If Peter, James and John went up poor, they came down poor.  If their marriages were shaky that morning, they likely were shaky that evening, too.  If their kids were a pain in the you know what, their you know what is likely hurting at the bottom of the hill, too. After seeing heaven, seeing Jesus glorified, seeing so clearly God’s plan, they were never going to be able to see anything else the same again. Love was redefined on that mountain. Don’t you think that is going to make their relationship with their wife and children different? The glories of heaven were laid before them. Don’t you think that is going to put their financial struggle in a new perspective?

They had a religious experience and it transformed them.  Maybe, they weren’t asked to keep a secret. Jesus just didn’t think their experience would be pertinent to our life.  Maybe, we each have to climb up and have our own mountaintop experience.   “Don’t tell anyone, Peter, James and John, because everyone has to get to this mountain themselves.”  There is a mountaintop waiting to shake us all up so that we can see our life with God’s eyes.

Scholars have reasons for secret. In the book of Mark you can draw a straight line from the baptism of Jesus to the cross and that line travels through this mountain.  Mark’s book opens at the baptism of Jesus and on that day God speaks in a cloud too, saying, “You are my son.” Sound familiar? After some teaching and miracles we get to today’s story on the mountain, with God, a cloud and something similar, “This is my son.”  Mark ends on a hill called Golgotha, where these similar words again are spoken, this time are in the mouth of a Roman soldier, a Gentile, after Jesus dies, “Surely, this is God’s Son.”

This structure in Mark indicates that Mark’s theme is to not only identify Jesus as the Son of God, but explain fully what that means. What happened on the mountain had to stay on the mountain until they could see the cross. Jesus glorified, transfigured is only part of the revelation of what it meant it to be God’s son. Before they could preach this sermon, they needed the rest of the story.  Jesus tells them to keep this a secret, “Don’t tell anyone because you still don’t know what the entire story is all about.”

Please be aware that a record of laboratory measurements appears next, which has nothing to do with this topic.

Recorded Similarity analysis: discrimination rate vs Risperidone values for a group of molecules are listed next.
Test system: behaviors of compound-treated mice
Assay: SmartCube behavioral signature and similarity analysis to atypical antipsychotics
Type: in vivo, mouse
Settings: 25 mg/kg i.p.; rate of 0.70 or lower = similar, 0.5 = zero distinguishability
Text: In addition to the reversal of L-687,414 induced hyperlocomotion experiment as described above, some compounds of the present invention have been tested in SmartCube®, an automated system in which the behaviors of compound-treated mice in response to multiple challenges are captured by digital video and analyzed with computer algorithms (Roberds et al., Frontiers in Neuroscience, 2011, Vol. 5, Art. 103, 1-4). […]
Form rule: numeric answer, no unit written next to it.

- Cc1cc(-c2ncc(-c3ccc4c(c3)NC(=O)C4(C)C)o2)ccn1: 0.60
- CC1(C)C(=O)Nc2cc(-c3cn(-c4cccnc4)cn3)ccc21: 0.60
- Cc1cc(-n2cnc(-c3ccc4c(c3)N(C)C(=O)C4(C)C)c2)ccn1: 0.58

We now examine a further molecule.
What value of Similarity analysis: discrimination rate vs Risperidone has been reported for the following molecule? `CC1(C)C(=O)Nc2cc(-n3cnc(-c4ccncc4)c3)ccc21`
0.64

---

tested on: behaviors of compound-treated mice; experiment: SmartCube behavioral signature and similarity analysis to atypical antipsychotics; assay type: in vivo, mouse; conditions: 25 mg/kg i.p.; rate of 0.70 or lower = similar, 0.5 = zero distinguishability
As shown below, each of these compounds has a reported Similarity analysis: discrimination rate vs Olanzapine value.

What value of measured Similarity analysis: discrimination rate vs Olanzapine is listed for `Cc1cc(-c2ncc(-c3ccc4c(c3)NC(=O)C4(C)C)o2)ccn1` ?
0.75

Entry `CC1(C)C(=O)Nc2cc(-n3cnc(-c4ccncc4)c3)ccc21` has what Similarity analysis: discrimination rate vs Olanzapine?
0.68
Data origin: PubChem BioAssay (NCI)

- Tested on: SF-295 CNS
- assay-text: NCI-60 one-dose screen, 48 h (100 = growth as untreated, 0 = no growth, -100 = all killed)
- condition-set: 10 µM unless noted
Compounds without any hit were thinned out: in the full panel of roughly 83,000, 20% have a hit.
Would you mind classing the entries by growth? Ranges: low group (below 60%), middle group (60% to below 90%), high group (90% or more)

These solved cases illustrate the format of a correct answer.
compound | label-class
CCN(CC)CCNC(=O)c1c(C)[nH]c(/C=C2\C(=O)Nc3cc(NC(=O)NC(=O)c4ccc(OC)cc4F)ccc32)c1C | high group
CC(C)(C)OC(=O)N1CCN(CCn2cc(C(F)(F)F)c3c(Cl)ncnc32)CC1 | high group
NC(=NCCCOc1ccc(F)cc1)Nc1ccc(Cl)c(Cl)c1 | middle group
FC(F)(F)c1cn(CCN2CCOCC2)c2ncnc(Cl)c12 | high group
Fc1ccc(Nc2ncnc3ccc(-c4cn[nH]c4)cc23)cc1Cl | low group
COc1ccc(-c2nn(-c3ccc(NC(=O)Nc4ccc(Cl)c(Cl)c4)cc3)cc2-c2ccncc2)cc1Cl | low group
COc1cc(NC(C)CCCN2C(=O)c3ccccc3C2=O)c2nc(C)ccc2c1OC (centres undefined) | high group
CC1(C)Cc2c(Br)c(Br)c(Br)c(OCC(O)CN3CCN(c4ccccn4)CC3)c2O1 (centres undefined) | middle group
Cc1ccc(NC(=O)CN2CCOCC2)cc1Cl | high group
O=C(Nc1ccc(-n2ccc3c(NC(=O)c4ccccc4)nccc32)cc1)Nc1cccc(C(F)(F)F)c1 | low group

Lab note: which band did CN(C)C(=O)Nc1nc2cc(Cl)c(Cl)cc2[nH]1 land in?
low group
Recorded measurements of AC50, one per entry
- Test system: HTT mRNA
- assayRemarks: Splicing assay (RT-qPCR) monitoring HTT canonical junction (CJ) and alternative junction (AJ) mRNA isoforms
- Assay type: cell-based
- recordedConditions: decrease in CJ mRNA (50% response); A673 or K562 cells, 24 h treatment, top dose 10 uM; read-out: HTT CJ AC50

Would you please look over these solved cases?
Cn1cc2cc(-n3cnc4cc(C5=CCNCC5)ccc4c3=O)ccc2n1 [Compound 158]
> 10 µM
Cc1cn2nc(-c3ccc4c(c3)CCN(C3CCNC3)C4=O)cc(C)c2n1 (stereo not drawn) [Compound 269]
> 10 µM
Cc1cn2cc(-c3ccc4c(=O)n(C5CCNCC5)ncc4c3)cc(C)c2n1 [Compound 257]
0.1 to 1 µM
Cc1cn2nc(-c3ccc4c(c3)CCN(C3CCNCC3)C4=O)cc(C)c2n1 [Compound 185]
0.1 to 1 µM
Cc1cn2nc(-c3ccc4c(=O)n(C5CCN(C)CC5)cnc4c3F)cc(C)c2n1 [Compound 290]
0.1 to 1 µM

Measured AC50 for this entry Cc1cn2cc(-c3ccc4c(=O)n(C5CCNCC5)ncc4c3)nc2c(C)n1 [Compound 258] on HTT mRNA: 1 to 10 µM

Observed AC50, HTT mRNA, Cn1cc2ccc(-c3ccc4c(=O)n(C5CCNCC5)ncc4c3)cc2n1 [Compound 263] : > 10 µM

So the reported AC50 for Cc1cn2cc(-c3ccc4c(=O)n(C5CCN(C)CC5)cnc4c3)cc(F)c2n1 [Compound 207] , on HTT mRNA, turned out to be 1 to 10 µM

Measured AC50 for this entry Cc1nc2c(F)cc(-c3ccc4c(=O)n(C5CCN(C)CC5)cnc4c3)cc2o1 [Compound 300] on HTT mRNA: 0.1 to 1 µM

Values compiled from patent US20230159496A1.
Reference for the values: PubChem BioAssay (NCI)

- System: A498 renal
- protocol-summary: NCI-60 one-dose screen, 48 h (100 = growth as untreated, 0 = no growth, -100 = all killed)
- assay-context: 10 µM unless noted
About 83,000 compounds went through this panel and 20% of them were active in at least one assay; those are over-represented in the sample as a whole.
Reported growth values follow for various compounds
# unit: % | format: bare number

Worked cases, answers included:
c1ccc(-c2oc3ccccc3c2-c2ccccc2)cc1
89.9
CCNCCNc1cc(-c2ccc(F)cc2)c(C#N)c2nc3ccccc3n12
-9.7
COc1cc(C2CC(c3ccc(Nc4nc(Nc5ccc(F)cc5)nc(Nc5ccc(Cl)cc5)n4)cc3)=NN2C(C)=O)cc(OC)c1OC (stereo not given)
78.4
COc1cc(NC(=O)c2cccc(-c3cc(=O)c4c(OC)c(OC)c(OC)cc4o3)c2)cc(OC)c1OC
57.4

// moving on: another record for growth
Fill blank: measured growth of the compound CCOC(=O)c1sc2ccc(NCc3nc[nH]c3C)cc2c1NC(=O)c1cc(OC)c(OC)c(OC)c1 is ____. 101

Transfiguration Sunday is the pivot point in our church calendar. Epiphany, the season of light has been building to this day, where the light is so bright it is almost frightening. Epiphany ends on a mountaintop with an event that every disciple dreams of taking part. Epiphany ends with a religious experience that like all religious experiences changes Peter, James and John’s perspective forever.

Yet, we don’t move from this mountain to the hill of Golgotha where Jesus is tortured and killed or even to the tomb that is empty.  We take our time to get to these events.  We take 40 days starting on Wednesday and not counting Sundays. This is time to travel with the disciples down the mountain and discover again what it means that Jesus is the Son of God. We shouldn’t preach this sermon until we are clear what it means, too.

At the end of this service we will ritually bury the Alleluias. This is our promise to keep what we saw under wraps until the rest of the picture comes into focus.  This is our promise to be patient to understand God’s cross before we can announce God’s glory.  Maybe, in these 40 days, in the rich worship services we have before us, we will have a religious experience comparable to what happened to Peter, James and John that day, something that changes forever how we see the world. Sometimes, if we get quiet as we are called to be in Lent and simply follow Jesus as Peter, James and John did that day, we stumble upon something glorious.  Let that be all of our prayer for the next forty days.    Amen.